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December 17, 2012

Media Tip: Beware the Seven-Second Stray

A guest post from Brad Phillips, author of The Media Training Bible.

In the late 1990s, I was a producer for CNN's Sunday public-affairs program, Late Edition with Wolf Blitzer. Because Late Edition aired after all of the other Sunday public-affairs shows, one of my tasks each week was to watch the earlier programs to monitor what politicians were saying. If a politician said something interesting, I'd edit a video clip out of the quote so that Wolf could air it on the show.

I was always on the lookout for a politician saying something off message. Why? Because anything unscripted and off-the-cuff was inherently more interesting than the canned responses we always heard. And in a newsroom, a less scripted response will almost always be deemed more newsworthy.

Years later, I developed a name to describe that phenomenon: "the seven-second stray." I call it that because if a spokesperson is on message for 59 minutes 53 seconds of an hour-long interview but says something off message for just seven seconds, I can virtually guarantee that the reporter will select that seven-second answer to play over and over again.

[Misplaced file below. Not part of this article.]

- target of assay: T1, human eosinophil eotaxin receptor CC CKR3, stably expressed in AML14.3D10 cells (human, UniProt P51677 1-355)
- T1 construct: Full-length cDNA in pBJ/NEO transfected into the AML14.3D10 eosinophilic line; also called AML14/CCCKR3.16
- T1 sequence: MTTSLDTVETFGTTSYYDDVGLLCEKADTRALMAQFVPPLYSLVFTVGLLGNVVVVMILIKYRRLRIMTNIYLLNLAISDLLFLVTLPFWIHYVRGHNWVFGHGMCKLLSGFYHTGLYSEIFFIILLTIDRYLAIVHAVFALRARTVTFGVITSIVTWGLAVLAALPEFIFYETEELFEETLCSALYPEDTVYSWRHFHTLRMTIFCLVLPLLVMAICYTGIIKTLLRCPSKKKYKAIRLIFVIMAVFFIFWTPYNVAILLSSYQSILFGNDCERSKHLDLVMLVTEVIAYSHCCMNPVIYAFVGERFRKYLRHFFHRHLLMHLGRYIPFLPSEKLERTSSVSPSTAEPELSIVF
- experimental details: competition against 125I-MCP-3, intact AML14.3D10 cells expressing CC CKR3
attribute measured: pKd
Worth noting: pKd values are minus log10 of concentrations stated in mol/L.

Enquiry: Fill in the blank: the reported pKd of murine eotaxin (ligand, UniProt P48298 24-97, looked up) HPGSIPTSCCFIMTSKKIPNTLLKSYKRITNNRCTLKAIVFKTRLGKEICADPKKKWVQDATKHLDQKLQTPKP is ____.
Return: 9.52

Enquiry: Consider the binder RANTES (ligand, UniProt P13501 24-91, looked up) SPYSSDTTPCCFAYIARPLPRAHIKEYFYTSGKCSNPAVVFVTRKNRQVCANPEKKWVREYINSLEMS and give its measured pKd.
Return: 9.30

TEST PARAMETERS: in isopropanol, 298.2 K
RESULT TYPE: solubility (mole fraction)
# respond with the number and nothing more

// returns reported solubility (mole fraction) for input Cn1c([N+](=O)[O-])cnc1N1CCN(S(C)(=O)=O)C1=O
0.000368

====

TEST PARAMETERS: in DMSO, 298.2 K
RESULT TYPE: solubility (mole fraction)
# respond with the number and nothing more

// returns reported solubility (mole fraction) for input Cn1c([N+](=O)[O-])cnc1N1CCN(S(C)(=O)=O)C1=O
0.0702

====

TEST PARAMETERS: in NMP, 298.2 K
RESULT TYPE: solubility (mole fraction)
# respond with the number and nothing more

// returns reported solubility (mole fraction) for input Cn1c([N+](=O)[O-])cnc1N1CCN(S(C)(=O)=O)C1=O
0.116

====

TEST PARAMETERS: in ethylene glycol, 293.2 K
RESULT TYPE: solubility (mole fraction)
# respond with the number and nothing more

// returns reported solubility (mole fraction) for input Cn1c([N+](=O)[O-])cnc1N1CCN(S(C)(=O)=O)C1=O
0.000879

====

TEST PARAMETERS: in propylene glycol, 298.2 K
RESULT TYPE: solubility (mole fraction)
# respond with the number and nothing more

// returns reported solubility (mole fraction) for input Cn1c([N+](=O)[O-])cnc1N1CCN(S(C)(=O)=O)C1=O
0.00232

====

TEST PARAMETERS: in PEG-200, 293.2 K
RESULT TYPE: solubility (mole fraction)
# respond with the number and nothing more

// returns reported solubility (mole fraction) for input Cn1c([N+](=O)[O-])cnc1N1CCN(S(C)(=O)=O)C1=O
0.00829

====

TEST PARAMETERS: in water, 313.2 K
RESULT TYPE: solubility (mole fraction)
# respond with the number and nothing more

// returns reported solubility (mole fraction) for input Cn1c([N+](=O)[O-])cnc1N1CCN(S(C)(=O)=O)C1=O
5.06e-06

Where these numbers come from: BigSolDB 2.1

The seven-second stray can be all it takes to kill a political career. Just think of "legitimate rape." Or "macaca." Or "There is no Soviet domination of Eastern Europe." For Todd Akin, George Allen, and Gerald Ford, respectively, their entire careers became defined by just those few words.

Avoiding the seven-second stray isn't easy, especially when candidates are endlessly followed by cameras (or trackers) while suffering from chronic sleep deprivation. Creating compelling messages in advance helps, as does conducting regular practice interviews.

But the best way to prevent a politically fatal seven-second stray is to avoid being lulled into a false sense of comfort while speaking to reporters or appearing in front of live audiences. In our media training workshops, we regularly see spokespersons who remain wary of the reporter at the beginning of the interview--but who let their guards down as the interview continues and they get more comfortable with the reporter who's "friendlier" than they expected.

They may also fall for another reportorial trap--filling awkward silences when the reporter fails to jump in at the end of an answer with another question. Spokespersons who fill those silences are usually far off their message by that point, and are more likely to utter the kinds of seven-second strays that land them in regular rotation on cable news.


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